This past month’s release of Intel’s Sandy Bridge platform will help build the USB 3.0 user base since this interface comes installed in most motherboards designed for this new CPU. Since USB 3.0 features transfer rates up to 4.8Gbps there will be a slew of new peripherals designed to take advantage of this speed. I personally can’t wait for the USB 3.0 iPod/iPhone cable; backups and syncs will take seconds instead of minutes.
One way to take advantage of this bus speed is to pair a speedy Solid State Drive (SSD) with an enclosure using USB 3.0. Kingston is one of the first to enter this market with the release of its HyperX MAX 3.0, their external SSD based USB 3.0 drive. This drive uses flash memory in place of a mechanic drive which provides advertised read speeds of up to 195MB/sec and writes up to 160MB/sec. Kingston offers the HyperX MAX 3.0 in three capacities – 64GB, 128GB and 256GB.
The Kingston HyperX MAX 3.0 arrives in a blue and white cardboard package with the drive partially visualized through a clear plastic window. On the front are the advertised read and write speeds and the SuperSpeed USB logo that will be seen with new USB 3.0 products. The back of the box lists in several languages the system compatibility, which ranges from Windows XP (SP3) up to Windows 7. Macs are not included on this list since Apple has not incorporated USB 3.0 into its machines as of today; but the HyperX Max 3.0 is recognized as a USB 2.0 device on the Macs that I have tested with it.
Inside the package we find the HyperX MAX 3.0 drive and a short USB 3.0 cable; both contained in a clear plastic clamshell. The HyperX MAX 3.0 is composed of aluminum casing, which is a similar shade of powder electric blue as the current Hyper X performance RAM heatsinks. Kingston’s choice of a metal case makes the HyperX MAX 3.0 more durable than plastic house external drives and also doubles as a heatsink to protect for the SSD housed within. For today’s review we will be looking at the 128 GB version of the HyperX MAX 3.0.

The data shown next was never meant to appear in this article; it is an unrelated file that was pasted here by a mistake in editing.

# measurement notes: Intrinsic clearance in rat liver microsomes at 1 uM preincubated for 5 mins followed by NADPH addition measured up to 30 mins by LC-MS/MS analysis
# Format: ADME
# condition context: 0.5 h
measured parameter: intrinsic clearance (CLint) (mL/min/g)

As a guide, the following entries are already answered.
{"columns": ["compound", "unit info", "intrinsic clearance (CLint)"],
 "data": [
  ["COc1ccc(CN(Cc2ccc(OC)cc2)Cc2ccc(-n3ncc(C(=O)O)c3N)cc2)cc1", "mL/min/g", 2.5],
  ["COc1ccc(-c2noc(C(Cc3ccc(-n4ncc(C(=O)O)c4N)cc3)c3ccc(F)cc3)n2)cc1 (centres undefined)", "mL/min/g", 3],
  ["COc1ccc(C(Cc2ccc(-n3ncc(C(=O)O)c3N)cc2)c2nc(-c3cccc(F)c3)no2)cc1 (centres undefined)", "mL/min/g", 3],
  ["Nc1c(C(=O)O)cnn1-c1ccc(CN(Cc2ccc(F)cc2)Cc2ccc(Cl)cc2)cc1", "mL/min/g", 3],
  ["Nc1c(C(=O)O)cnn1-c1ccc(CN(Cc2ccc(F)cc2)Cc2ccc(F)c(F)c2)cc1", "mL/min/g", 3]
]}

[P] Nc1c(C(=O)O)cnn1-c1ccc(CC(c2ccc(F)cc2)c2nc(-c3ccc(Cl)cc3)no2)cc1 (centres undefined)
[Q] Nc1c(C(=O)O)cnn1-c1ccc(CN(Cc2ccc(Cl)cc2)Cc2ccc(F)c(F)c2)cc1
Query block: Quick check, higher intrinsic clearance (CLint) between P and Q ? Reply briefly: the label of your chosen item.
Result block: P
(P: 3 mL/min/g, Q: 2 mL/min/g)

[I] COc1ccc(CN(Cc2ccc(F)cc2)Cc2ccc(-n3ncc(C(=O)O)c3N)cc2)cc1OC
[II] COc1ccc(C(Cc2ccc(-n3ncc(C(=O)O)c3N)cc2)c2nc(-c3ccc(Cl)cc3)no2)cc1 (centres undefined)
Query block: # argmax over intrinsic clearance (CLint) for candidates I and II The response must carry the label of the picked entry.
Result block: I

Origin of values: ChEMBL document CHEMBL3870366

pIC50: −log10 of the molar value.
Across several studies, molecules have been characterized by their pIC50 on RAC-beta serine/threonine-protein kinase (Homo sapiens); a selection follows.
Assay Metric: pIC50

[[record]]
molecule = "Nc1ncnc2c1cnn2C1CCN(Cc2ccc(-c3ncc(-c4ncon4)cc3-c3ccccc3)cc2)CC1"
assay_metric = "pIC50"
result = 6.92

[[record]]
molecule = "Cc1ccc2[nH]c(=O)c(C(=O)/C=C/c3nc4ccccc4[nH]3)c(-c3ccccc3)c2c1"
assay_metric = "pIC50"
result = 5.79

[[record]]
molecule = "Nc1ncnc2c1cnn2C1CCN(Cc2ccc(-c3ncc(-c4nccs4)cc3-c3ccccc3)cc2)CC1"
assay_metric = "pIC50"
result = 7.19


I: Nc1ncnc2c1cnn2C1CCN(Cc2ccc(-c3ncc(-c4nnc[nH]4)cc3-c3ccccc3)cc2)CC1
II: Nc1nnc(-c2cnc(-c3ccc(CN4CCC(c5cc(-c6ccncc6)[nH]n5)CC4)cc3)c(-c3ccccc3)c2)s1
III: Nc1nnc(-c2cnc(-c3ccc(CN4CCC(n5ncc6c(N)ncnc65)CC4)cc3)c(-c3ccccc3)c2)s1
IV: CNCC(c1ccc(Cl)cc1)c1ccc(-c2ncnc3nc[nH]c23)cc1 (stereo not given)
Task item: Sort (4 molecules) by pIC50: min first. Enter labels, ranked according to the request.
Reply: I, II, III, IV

On the top of the casing we see the HyperX MAX 3.0 logo embossed in silver with the drive capacity printed below it. The Kingston logo is found on the lower right towards the front of the drive. There is a label towards the rear next to the USB 3.0 connector. Above this label is a LED that lights blue when connected to a USB 3.0 port and green when attached to a standard USB 2.0 port.
Flipping the HyperX MAX 3.0 over we see four rubber feet to keep the drive from sliding around. Beneath these rubber pads are four screws that keep the casing closed. One of the screws seemed to be covered by epoxy; which is a minor impendent as scraping it off was rather simple.
Opening the case reveals an SSD circuit board with a standard SATA power/connector attached to the USB 3.0 board. This SSD is labeled with the drive capacity. An adhesive thermal pad keeps the SSD attached to the top of the aluminum casing. Here is a view of the SSD and USB 3.0 controller.